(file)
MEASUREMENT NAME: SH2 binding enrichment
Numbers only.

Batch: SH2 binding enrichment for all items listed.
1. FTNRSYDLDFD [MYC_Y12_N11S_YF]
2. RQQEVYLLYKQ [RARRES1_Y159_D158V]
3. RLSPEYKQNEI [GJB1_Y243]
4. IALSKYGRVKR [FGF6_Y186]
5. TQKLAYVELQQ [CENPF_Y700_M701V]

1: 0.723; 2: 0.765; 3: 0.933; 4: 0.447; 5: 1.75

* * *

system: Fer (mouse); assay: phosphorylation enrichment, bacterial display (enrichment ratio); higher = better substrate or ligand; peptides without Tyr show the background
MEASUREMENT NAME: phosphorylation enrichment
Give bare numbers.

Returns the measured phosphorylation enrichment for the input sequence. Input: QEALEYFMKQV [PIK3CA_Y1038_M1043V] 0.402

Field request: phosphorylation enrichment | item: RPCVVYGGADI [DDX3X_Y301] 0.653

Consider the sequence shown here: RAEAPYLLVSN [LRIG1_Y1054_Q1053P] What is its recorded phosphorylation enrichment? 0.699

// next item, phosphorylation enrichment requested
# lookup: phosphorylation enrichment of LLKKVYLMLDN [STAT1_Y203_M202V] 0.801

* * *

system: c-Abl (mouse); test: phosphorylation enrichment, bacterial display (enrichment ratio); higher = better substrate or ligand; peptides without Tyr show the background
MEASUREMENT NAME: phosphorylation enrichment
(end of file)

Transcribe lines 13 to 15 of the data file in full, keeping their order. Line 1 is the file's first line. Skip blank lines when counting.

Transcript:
Give bare numbers.

Returns the measured phosphorylation enrichment for the input sequence. Input: QEALEYFMKQV [PIK3CA_Y1038_M1043V] 0.402

Field request: phosphorylation enrichment | item: RPCVVYGGADI [DDX3X_Y301] 0.653